Release DetailsLABEL Translation Loss
RELEASED ON 5/29/2007
posted on 8/2007 By:
Unbeknownst to some, Samus Octology was originally issued a couple years ago, so the Translation Loss edition isn’t quite as new as it seems. Either way, Irepress play an alluring brand of intricate post-rock with intermittent Neur-Isis leanings. In fact, one can pinpoint the bands this Bostonian quintet will inevitably be compared to other than those above: Pelican, Tides, Red Sparowes, Explosions in the Sky, etc. And yes, Irepress are also 100% instrumental.
“Pah No,” in true Isis/Tides fashion, paints a picture of the sea by utilizing an oceanic soundclip before breaking into moving post-rock with pristine production values. Similar to installments from Pelican, Russian Circles, et al, Samus Octology is big on a typical dichotomy found within the subgenre, which means the songs alternate between drifting and crashing. Naturally, distortion is used to enhance the heavier parts, and when appropriate. In addition, there are a number of time changes, so the music occasionally seems disjointed, even if the transitions are smooth enough to get by.
Near the beginning – on tracks like “Pah No,” “Samus,” “Pistole,” and more – it’s evident that drummer Shan Dave possesses quick hands and the talent to back them up. Nonetheless, Irepress never come across as too busy, or in need of a toning down from the inside out. Often, Samus Octology is emotionally engaging, but not overwhelmingly so. Bouncy, jumpy oddly-titled numbers “Snayk’s Tale,” “June Ipper,” “Fiddler, Yee Ryding,” “A. Frid Ohm / B. Martin Eek,” and “Nonografistole Adendum (Trampled to Death by Love)” share properties mentioned elsewhere, and round out a collection that is overall quite sturdy, and further strengthened by Forbes Graham’s (Kayo Dot) cameo in the closer.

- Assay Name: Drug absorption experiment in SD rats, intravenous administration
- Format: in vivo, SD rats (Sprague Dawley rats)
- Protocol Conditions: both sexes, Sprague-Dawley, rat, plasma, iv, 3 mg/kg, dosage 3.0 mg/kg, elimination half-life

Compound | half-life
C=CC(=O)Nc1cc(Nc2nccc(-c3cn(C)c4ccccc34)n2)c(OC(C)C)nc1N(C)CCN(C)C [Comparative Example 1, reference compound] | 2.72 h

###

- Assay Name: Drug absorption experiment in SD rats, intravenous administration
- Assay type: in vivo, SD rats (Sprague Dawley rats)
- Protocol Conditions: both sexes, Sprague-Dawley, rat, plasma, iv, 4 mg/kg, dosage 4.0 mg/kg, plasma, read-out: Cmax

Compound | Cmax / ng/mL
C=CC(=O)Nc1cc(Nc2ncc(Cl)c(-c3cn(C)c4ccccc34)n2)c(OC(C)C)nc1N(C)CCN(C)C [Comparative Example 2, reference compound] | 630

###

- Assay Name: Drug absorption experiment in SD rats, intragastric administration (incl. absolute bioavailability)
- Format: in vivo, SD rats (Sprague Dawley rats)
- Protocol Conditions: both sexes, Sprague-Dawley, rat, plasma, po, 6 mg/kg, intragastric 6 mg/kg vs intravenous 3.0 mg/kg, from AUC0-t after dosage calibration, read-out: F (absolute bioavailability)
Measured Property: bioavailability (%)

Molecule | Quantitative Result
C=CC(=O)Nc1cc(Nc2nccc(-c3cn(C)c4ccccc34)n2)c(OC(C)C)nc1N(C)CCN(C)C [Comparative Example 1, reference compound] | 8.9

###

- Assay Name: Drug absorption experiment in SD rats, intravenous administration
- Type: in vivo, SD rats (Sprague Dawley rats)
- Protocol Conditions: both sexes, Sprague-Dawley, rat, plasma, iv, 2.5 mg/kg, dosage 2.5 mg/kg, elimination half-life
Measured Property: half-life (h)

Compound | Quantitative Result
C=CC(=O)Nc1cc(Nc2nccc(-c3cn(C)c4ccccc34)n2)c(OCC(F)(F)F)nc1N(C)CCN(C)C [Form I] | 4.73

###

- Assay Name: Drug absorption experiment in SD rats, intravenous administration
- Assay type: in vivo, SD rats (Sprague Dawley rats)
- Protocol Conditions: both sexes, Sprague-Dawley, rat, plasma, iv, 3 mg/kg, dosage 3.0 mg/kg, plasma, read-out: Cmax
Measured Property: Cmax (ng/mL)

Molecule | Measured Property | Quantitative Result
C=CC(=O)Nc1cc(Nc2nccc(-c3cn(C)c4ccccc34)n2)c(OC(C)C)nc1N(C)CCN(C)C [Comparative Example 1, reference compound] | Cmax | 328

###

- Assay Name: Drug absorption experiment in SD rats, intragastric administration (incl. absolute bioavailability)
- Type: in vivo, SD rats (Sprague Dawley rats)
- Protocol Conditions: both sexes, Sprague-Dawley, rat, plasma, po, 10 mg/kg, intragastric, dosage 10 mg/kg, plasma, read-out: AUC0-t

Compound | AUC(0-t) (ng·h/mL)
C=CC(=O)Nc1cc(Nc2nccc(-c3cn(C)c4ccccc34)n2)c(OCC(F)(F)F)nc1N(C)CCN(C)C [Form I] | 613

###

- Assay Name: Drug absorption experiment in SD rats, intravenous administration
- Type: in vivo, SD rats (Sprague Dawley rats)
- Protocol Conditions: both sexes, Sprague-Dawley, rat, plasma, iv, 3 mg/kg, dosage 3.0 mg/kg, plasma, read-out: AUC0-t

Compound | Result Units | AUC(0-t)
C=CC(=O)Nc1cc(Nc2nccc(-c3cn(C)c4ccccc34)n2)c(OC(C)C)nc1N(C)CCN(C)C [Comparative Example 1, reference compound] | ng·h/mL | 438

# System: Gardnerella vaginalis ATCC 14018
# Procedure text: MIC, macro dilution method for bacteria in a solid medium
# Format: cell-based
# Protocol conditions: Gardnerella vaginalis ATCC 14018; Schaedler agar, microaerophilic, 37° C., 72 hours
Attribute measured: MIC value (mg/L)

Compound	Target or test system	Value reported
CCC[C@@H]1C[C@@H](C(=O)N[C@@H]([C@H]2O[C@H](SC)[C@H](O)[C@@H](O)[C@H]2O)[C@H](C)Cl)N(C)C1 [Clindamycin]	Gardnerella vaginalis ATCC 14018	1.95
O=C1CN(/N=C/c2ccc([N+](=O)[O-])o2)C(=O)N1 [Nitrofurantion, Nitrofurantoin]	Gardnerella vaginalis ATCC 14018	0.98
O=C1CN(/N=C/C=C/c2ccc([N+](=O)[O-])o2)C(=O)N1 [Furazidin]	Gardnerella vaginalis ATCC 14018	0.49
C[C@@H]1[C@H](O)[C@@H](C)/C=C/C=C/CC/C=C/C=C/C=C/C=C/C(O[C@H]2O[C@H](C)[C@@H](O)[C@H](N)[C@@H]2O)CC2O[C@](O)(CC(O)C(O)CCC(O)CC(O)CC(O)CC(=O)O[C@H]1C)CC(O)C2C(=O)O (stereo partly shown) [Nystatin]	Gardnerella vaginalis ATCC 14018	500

For those who’ve been immersed in this particular style for a while, though, Irepress certainly don’t upstage the favorites. Samus Octology isn’t unbelievably fresh, either, but it is a very good debut for a band that fits in nicely with TL labelmates Kenoma, Mouth of the Architect, and Rosetta. Worth a shot, for sure.
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